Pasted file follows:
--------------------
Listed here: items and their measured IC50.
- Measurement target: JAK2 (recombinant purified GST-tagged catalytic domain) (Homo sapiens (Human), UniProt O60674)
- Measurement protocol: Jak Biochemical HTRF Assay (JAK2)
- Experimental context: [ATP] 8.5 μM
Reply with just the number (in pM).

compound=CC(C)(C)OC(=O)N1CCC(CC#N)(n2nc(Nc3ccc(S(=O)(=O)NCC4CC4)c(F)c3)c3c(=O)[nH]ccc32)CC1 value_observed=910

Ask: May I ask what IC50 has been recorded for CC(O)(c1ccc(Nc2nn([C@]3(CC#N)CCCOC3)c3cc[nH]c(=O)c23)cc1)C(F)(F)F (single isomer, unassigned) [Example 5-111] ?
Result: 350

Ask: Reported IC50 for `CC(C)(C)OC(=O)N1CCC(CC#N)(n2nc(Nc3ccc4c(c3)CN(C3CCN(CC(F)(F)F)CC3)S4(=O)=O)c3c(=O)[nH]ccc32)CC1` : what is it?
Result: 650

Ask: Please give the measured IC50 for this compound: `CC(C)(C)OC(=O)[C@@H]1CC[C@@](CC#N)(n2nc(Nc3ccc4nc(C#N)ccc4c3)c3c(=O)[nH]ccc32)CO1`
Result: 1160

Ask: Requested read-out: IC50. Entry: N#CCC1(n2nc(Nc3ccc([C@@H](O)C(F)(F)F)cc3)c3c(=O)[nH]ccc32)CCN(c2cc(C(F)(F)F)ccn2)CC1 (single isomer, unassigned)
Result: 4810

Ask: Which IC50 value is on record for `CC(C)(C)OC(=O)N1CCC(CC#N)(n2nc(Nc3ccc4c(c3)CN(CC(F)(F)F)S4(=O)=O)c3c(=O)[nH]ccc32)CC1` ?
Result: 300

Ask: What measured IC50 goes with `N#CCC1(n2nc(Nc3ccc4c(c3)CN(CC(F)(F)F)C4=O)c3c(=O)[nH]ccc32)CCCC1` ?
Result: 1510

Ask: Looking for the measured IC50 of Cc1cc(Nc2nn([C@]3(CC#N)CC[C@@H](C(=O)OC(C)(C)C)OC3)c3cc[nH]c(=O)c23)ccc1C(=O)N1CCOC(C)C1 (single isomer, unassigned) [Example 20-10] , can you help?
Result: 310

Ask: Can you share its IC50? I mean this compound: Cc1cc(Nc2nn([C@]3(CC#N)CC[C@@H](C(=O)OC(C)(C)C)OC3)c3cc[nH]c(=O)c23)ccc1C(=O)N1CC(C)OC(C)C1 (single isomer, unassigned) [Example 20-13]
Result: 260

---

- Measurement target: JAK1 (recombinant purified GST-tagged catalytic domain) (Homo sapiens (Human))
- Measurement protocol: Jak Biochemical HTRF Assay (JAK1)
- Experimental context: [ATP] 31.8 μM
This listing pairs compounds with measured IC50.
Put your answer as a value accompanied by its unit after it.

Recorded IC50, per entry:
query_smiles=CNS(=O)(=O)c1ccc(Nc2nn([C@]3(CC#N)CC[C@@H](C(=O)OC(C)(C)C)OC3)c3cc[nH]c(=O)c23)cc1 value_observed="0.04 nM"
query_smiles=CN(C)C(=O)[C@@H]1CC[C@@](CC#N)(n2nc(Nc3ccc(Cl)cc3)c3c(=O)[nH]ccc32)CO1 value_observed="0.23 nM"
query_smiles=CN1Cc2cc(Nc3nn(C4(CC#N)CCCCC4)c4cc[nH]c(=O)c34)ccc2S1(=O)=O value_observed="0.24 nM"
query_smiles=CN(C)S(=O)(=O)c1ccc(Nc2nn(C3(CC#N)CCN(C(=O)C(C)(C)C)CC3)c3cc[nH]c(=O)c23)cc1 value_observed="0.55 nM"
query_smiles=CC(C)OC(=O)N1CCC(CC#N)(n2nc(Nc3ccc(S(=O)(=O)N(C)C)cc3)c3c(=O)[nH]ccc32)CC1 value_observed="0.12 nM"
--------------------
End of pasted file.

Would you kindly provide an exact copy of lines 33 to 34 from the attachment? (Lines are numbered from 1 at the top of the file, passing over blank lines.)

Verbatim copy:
query_smiles=CN(C)S(=O)(=O)c1ccc(Nc2nn(C3(CC#N)CCN(C(=O)C(C)(C)C)CC3)c3cc[nH]c(=O)c23)cc1 value_observed="0.55 nM"
query_smiles=CC(C)OC(=O)N1CCC(CC#N)(n2nc(Nc3ccc(S(=O)(=O)N(C)C)cc3)c3c(=O)[nH]ccc32)CC1 value_observed="0.12 nM"